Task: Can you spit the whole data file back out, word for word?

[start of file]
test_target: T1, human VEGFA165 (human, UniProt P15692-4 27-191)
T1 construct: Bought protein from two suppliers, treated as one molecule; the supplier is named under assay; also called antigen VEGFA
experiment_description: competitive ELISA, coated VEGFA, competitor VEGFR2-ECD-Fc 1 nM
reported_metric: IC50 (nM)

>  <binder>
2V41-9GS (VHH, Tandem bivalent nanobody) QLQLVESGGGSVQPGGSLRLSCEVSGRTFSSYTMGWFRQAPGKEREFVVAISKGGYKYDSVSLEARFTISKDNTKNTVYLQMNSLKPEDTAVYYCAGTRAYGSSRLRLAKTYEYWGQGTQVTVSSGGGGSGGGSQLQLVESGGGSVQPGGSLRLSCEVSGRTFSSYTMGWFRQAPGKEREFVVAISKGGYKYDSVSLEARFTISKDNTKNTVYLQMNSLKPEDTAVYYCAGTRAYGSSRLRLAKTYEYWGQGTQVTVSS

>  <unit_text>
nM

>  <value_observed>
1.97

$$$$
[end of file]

test_target: T1, human VEGFA165 (human, UniProt P15692-4 27-191)
T1 construct: Bought protein from two suppliers, treated as one molecule; the supplier is named under assay; also called antigen VEGFA
experiment_description: competitive ELISA, coated VEGFA, competitor VEGFR2-ECD-Fc 1 nM
reported_metric: IC50 (nM)

>  <binder>
2V41-9GS (VHH, Tandem bivalent nanobody) QLQLVESGGGSVQPGGSLRLSCEVSGRTFSSYTMGWFRQAPGKEREFVVAISKGGYKYDSVSLEARFTISKDNTKNTVYLQMNSLKPEDTAVYYCAGTRAYGSSRLRLAKTYEYWGQGTQVTVSSGGGGSGGGSQLQLVESGGGSVQPGGSLRLSCEVSGRTFSSYTMGWFRQAPGKEREFVVAISKGGYKYDSVSLEARFTISKDNTKNTVYLQMNSLKPEDTAVYYCAGTRAYGSSRLRLAKTYEYWGQGTQVTVSS

>  <unit_text>
nM

>  <value_observed>
1.97

$$$$